• April 16, 2019

This day begins with celebration. After years of teaching and healing, of gathering up disciples and traveling around the region, Jesus makes his way towards Jerusalem. His followers and the crowds in Jerusalem are filled with joy and anticipation, praising God.

Why are these folks celebrating? What do they anticipate? Perhaps they expect that Jesus will transform the religious institutions of Jerusalem, becoming the new high priest, bringing new energy and inspiration to the faith. Perhaps they expect that Jesus will overthrow Roman rule and become the new King of the Jews, bringing justice to the poor and the oppressed. Such an amazing, spirit-filled leader as Jesus must be destined for some kind of greatness, once he enters into a place of power.

But, as we know, this is not what happens. Just like always, Jesus surprises us. Jesus knows that bringing his witness of the truth of God up against the powers that be isn’t likely to result in any kind of human victory.  Authority resists challenge and change. Supremacy pushes back against revolution, whether spiritual or political. During Holy Week, we watch as person after person, system after system, fails to affirm or protect Jesus.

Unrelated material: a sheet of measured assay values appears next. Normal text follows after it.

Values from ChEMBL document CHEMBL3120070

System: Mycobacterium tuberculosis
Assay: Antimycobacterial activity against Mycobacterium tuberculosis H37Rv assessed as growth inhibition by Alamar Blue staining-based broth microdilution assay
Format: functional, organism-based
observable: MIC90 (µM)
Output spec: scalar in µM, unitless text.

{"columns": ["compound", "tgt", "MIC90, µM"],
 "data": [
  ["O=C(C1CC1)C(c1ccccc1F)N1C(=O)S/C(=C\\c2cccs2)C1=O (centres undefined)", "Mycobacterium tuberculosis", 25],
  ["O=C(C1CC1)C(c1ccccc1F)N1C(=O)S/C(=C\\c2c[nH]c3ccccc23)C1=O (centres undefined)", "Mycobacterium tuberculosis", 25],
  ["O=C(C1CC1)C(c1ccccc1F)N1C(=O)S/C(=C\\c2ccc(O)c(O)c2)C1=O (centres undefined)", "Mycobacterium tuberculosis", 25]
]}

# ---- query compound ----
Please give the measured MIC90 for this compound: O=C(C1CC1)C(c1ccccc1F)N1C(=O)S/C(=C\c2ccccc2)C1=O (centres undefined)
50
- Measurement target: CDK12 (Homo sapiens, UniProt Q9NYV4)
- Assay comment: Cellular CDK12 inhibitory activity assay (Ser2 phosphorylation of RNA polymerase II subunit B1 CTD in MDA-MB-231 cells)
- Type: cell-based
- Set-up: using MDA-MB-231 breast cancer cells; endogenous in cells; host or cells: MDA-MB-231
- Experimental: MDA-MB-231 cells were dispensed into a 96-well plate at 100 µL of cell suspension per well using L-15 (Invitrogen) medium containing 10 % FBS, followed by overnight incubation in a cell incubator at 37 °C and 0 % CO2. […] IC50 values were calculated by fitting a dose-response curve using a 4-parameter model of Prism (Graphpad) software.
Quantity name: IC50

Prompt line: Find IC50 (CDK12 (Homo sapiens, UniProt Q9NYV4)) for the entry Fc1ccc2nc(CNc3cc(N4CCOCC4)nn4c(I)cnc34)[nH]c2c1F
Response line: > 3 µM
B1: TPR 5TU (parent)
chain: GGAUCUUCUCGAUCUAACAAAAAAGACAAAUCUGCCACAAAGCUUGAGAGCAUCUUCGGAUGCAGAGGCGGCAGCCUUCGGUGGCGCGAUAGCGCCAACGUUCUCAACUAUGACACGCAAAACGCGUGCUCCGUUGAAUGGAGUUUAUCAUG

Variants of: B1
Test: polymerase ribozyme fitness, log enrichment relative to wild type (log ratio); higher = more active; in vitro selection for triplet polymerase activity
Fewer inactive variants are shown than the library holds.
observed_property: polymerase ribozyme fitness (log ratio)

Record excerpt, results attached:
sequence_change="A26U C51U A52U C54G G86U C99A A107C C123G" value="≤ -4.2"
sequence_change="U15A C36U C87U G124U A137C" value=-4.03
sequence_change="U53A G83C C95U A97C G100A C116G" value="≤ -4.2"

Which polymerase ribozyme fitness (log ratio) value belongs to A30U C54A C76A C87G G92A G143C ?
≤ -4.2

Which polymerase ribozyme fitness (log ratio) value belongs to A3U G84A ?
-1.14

We may wish that our faith was centered around a different kind of story. A story in which God wins, without any tragedy along the way. But listen for the beauty in this story, the power in this story.  Because if love survived evil back then, it could survive evil now.  If God was with the humble and the broken then, perhaps she is with us, with them, even now. This is a story of great promise exactly because it deals with the most difficult and painful aspects of human life.

So let us listen now, to pieces of this sacred story as it is told in the Gospel of Luke. Instead of triumph, we will hear about controversy, conflict, uncertainty, betrayal, injustice, execution, and grief. Breathe deep, and enter in; there is yet good news, before this story ends.